In starting materials, it is expected that bulk silicon will continue to dominate, but alternative silicon-on-insulator (SOI) substrates, will find increasing usage was well, particularly for special product application. Such bulk alternatives generally imply process architecture changes that impact FEP. Various and complementary forms of strained silicon technology have been adopted for high performance designs and continue to be principally achieved through value-added modifications to the IC manufacturing process. Also, an important difficult challenge within the 2011 Roadmap horizon is the need for the next generation 450 mm silicon substrate. Such a diameter move is driven by the need to maintain pace with historic productivity enhancements based on augmented transistor count performance gains. There are concerns whether the incumbent techniques for substrate production can be cost-effectively scaled to the next generation. There are indications that mere scaling of present techniques alone, in certain cases, will not be sufficient. It is also uncertain whether this substrate will be bulk silicon, SOI or perhaps include both types. While strain remains an important performance booster, it appears that these benefits will continue to be derived via integration within the device process. There is some consideration within the roadmap horizon that the device channels may be non-silicon but a general consensus still exists that the substrate will continue to be silicon. Therefore, an important research need is the development of an understanding of new material interaction with silicon. Also, based upon historical diameter change cycles, the industry is already several years behind the pace necessary to allow the next generation 450 mm silicon substrate to be ready for device manufacture in the year 2014, although the pace of advancement in 2010 / 2011 has seemingly accelerated appreciably.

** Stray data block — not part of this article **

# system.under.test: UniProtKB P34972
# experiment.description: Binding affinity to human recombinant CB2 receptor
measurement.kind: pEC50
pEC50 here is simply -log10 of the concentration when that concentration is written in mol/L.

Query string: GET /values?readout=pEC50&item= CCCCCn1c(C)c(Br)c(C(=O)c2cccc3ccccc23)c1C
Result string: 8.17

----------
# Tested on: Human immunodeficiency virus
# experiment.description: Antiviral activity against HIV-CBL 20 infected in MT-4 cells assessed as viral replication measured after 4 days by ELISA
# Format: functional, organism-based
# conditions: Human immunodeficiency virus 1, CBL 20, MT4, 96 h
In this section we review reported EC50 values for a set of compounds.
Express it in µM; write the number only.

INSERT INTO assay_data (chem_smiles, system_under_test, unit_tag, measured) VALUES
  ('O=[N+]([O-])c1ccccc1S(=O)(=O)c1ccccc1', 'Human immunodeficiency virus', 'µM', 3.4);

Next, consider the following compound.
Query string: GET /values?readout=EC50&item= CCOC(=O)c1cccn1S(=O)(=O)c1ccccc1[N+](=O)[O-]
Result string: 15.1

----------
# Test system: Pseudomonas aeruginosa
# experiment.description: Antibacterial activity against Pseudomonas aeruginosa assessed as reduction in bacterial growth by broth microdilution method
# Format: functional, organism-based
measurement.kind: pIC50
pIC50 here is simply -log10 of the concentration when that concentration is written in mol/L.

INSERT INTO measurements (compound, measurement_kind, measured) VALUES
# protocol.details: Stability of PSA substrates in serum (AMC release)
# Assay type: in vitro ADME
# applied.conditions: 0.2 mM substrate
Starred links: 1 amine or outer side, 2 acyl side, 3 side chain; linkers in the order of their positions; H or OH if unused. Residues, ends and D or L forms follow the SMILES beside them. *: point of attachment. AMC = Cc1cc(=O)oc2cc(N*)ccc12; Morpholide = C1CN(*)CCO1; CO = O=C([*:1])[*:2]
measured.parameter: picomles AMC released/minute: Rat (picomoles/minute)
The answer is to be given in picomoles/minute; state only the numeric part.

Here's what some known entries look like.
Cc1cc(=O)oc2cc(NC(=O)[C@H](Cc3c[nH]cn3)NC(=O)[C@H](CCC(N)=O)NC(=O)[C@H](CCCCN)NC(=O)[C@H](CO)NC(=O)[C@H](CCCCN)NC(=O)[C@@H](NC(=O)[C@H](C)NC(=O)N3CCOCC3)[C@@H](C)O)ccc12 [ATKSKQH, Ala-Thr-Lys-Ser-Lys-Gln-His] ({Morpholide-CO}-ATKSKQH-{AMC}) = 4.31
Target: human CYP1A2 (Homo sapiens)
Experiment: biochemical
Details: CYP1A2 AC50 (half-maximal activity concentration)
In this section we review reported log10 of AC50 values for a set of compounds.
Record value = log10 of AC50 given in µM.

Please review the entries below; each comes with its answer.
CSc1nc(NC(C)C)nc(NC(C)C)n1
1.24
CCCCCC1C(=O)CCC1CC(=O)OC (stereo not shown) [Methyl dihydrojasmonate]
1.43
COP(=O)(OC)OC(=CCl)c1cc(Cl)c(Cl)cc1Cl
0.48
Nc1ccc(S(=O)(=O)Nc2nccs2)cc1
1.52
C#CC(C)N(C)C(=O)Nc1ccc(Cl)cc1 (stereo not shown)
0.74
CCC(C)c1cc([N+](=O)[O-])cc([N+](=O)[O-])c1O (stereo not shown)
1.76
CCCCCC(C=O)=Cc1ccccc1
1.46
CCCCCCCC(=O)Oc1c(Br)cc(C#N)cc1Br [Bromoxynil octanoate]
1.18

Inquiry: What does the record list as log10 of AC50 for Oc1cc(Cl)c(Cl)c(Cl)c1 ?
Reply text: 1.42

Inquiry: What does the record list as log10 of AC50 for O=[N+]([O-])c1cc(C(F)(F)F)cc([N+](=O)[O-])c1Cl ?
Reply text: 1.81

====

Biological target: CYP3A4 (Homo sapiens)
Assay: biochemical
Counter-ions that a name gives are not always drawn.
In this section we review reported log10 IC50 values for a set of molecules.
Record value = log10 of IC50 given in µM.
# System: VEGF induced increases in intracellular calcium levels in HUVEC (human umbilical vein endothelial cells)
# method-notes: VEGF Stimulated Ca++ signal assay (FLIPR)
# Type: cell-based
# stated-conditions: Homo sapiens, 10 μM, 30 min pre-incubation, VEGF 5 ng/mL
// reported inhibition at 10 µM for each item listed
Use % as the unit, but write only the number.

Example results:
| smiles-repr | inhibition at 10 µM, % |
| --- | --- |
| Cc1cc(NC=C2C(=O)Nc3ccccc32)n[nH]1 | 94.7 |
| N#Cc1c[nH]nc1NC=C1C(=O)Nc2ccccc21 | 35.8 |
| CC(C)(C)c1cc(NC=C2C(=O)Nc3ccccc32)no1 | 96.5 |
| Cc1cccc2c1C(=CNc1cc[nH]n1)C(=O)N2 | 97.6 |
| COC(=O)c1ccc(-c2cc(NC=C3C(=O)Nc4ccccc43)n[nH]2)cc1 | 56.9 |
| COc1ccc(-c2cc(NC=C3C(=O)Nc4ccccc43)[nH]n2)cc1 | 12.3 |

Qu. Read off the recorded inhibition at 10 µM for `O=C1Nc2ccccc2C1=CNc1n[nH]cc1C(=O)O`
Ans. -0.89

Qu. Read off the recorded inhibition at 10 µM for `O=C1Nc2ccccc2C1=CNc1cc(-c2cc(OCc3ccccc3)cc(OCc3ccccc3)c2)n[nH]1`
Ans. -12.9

Front end cleaning processes will continue to be impacted by the introduction of new front end materials such as higher dielectrics, metal gate electrodes, and mobility-enhanced channel materials. Scaled devices are expected to become increasingly shallow, requiring that cleaning processes become completely benign in terms of substrate material removal and surface roughening. Scaled and new device structures will also become increasingly fragile, limiting the physical aggressiveness of the cleaning processes that may be employed. In addition, these new device structures will require precise cleaning and characterization of vertical surfaces. DRAM storage capacitor structures will show increasing aspect ratios making sidewall contamination removal increasingly difficult. Also, there is a challenge for particle scanning technology to reliably detect particles smaller than 28 nm on a wafer surface for characterization of killer defect density and to enable yield learning.